For toe, our Corvette was straight ahead in the rear and just a bit out in the front to aid turn-in–around 3/32 inch of total toe-out. These may not be our final settings, but for now they provide good performance and good feedback.

7 Steps to a String Alignment

1. To begin building a string box around a car, you’ll need a way to suspend the strings and keep them equidistant from each other. We cut notches in a couple of pieces of ¾-inch EMT conduit to properly index our strings.

2. Now, how to mount the conduit? You can suspend the conduit on jack stands, but a more repeatable way involves constructing a rig that hangs from the car itself. We used 1-inch aluminum and connectors sourced from 80/20, a company that makes all kinds of cool fabrication bits and pieces.

3. The goal here is to build a string “box” around the car. The strings should be parallel to each other and the ground, and the same height as the centerline of the wheels.

4. Time to square the strings with the car. Measure from each hub–both front and rear–to the strings and adjust until the distances are equal.

5. To make our rig easier to set up each time, we made some index marks on our supports and string bars. 

6. To determine toe, measure the distance between the leading wheel edge and the string as well as the trailing wheel edge and the string. The difference is the toe setting for that wheel. A smaller distance in the front of the wheel than in the rear means toe-out, and the opposite means toe-in.

7. Now you can adjust the toe–a job that requires getting under the car to access the tie rods. We built some simple cribbing from two-by-sixes and two-by-fours to raise the car off the ground while still keeping the chassis properly loaded. For accurate measurements, these stands must be level; you can level them with thin pieces of plywood, masonite or even vinyl flooring tiles. 

8. To adjust the alignment, your wheels will need to move while the car rests on the stands. We created some slip plates from plastic cutting boards and vinyl tile, then lubricated them with hydraulic oil. We also built some limiters from aluminum channel so the car won’t slide off the stands. Safety first (or at least very high on the list), kids.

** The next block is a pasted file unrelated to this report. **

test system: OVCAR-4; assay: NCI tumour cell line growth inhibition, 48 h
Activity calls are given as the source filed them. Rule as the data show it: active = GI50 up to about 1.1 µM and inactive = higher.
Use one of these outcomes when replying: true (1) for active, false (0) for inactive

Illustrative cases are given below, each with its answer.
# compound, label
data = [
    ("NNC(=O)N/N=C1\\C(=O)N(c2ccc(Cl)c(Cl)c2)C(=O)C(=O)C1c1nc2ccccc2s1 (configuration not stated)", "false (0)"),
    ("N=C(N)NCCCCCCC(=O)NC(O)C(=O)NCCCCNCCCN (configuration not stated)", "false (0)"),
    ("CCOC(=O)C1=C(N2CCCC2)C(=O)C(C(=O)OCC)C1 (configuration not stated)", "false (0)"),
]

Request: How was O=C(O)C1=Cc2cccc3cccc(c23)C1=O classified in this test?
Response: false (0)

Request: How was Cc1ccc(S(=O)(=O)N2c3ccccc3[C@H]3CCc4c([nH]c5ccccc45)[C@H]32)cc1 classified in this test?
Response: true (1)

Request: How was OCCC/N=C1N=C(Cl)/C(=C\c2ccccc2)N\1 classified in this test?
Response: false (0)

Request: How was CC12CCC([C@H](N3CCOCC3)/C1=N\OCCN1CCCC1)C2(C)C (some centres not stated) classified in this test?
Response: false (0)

Monitoring Our On-Track Progress With Easy Data Acquisition

Our Corvette was now shod in sticky tires, and our specialized trailer was ready to safely transport them to and from events. Now we wanted to see how well the car performed. In other words, time for some data acquisition.

For some motorsports enthusiasts, the words “data acquisition” immediately inspire concerns about spending big bucks to accurately and repeatably gather objective performance data. But there’s really no reason to worry anymore. There are great low-cost options these days, and SoloStorm from Petrel Data may just be our new favorite budget-friendly data gatherer.

SoloStorm was designed by and for autocrossers, but it also adapts well to track situations and multiple laps. It runs on most any modern Android device. We use a $200 Samsung Galaxy Tab E.

SoloStorm can work with the device’s built-in camera, accelerometer and GPS, or you can easily configure it to work with higher-resolution, third-party devices. We connect ours to our Garmin Virb XE camera via Wi-Fi. 

For a more accurate data capture, we use a Bluetooth-equipped $130 Dual Electronics 10Hz GPS receiver. The key regarding the GPS signal is the update rate. Most phones or tablets will offer 1Hz or maybe 4Hz GPS, but you want 10Hz or better. We also get throttle data via a Bluetooth ODBII dongle that’s plugged into our Corvette’s OBD port.

Less than 30 seconds after a run, SoloStorm can overlay tons of data on top of high-resolution video so you can break down your on-track performance on a very fine basis. It’s an exceptional tool for both car setup and driver development.

After each run, SoloStorm can overlay various traces on top of your video. We normally look at throttle, g-loads and vehicle speed. Adding more outboard devices can incorporate more data, like steering angle and brake pressure. You can also watch those traces on a timeline to monitor specific behaviors. 

What makes the package extremely valuable and powerful is its ability to overlay multiple runs. This allows you to compare different laps, different setups or even different drivers. 

We’ve found it to be a valuable tool for both car setup and driver development. The ability to compare two or more runs and examine speeds at specific areas of a course across multiple attempts accelerates the learning process. Think of SoloStorm as an upgrade from mere trial and error to actual point-by-point data analysis.

The SoloStorm software sells for around $200, and you can assemble a complete package that gathers high-quality data and overlays it onto high-resolution video for less than $500. 

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View comments on the GRM forums
captainawesome HalfDork
3/15/21 2:57 p.m.

I really like those slip plates. Gotta fashion something up like that for sure.